Reserve Component Aviation Update: Today, the United States Army Reserve (USAR) Aviation’s focus is in complete alignment with the Army Reserve mission of providing ‘trained, equipped and ready Soldiers, leaders and units to meet America’s requirements at home and abroad.’ As basic as this statement seems, its execution will lead to the transformation of USAR Aviation.
This transformation, accomplished through current restructuring initiatives, provides USAR aviation a pathway to change that includes a unified operational and functional command, a force structure capable of meeting both operational and strategic priorities, and mission capabilities focused on serving our country in times of war and peace.
Prior to 1995, Army Reserve aviation lacked a unifying command. Aviation units were scattered throughout the country, lacking a common vision, voice or command structure. Following years of constrained resources, senior leaders of the Active Army, the Army National Guard (ARNG) and the Army Reserve completed an Army Off-Site Agreement with the objective of realigning both ARNG aviation and Army Reserve aviation into doctrinally sound forces able to meet future war fighting requirements. One of the most significant outcomes of the agreement was a drastic reduction of USAR aviation structure.
Once the Off-Site Agreement commenced, USAR aviation found itself in a state of instability, quickly consolidating assets as they became available. The overarching strategy at the time was to develop the unit ‘building blocks’ (i.e. the companies, detachments and equipment) that would form the basis for a future structure. In 1995, all USAR aviation assets were consolidated under the 244th Aviation Brigade; which for the first time provided USAR aviation a unified command. From 1995 until 2007, the 244th Avn. Bde.’s efforts continued to develop and grow the structure into a relevant operational force.
USAR Aviation has participated as a key contributor to Overseas Contingency Operations over the past 13 years of persistent conflict. With a few exceptions, USAR units did not primarily deploy on a doctrinal basis. Most requirements for USAR aviation forces came in the form of company, detachment or individual augmentation to Active Component and Army National Guard commands. These independent units performed superbly and provided the critical war fighting skills needed to ensure mission accomplishment on numerous battlefields. USAR aviation benefitted because its soldiers acquired vast amounts of experience and knowledge that can only be learned in a combat environment.
Birth of a New Focus
The activation of the 11th Theater Aviation Command (TAC) in 2007 provided USAR aviation general officer led operational and functional command with a stronger unified voice and strategic vision for the future. A new focus was born; support for the country both at home and abroad. The TAC adopted a flexible strategy consisting of life sustaining and life-saving capabilities and began shaping the force to meet an expanded spectrum of missions. This shaping effort included the ongoing conversion of two battalions from AH-64 attack reconnaissance battalions (ARB) into UH-60 equipped assault helicopter battalions (AHB) and divestment of intelligence, surveillance, reconnaissance (ISR) assets that are not aligned with the new focus. Additionally, reducing multi-component structure and consolidating dispersed units is ongoing in order to gain efficiencies. The TAC also expanded its operational capability to better support this new mission focus. Accepting new missions such as the Defense CBRN Reaction Force (DCRF) and the Command and Control of Contingency Response Element Aviation (C2CREA), the 11th TAC effectively balanced traditional wartime missions with homeland response and security. USAR aviation is now able to work with U.S. Northern Command and interagency partners to support the homeland while simultaneously preparing for national threats.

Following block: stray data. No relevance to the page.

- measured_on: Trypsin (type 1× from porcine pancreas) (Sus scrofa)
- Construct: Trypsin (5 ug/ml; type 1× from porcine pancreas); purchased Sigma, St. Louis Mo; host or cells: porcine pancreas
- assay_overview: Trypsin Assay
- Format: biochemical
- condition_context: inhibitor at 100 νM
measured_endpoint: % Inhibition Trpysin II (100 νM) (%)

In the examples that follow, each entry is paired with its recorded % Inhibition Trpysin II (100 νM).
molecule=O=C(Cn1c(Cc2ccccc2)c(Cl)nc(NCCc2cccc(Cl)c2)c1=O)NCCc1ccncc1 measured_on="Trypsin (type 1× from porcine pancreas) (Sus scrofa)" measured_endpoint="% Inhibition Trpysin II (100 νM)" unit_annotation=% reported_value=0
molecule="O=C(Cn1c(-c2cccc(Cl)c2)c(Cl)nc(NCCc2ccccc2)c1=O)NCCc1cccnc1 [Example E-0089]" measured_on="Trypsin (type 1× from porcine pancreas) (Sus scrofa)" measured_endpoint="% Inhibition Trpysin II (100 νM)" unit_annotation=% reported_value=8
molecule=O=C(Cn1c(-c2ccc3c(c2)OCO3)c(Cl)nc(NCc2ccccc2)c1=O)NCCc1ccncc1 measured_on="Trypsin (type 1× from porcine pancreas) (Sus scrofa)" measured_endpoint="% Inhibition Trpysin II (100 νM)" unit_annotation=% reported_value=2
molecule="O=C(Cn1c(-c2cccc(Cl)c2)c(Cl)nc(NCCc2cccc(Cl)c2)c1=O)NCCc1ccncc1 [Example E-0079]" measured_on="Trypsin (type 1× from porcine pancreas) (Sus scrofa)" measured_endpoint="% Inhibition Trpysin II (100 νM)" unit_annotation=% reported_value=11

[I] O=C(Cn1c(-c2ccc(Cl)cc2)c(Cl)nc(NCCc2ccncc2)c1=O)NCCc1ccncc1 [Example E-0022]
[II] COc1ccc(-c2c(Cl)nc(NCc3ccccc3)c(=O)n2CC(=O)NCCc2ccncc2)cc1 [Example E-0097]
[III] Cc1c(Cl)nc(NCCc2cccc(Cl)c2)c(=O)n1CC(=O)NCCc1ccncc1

As USAR aviation looks forward to planned force structure changes, its general support aviation battalions will match Active Component GSAB structure but also have an additional MEDEVAC Company. A second aviation brigade is expected to be activated as well. When all restructure changes are completed, the 11th TAC will have two deployable expeditionary combat aviation brigades under a unified one-star operational and functional command. These brigades will be geographically aligned into east and west commands that span the United States. Primary maintenance support for these units is provided by the co-located USAR aviation support facilities (ASF) managed under the Aviation Program Manager (APM) at Fort Knox, KY. This has afforded an unparalleled standardization of aviation related activities across all of USAR Aviation. This ASF support is vital to the USAR aviation maintenance Operational Readiness (OR) rates being at all-time highs, consistently exceeding Department of the Army readiness rate standards.
As USAR aviation continues down its new strategic path, the anticipated changes will bring a unified one star command, a more efficient force structure for both operational and strategic missions and a sharper mission focus flexible enough to serve our country at home and abroad. The U.S. Army Reserve is poised and ready to support aviation restructure initiatives in order to expand its overall capabilities. USAR aviation stands ready to execute this effort and ensure the vision of the 11th TAC defines its success today, through 2025 and beyond.
BG Troy D. Kok is the commanding general of the 11th Theater Aviation Command located at Fort Knox, KY.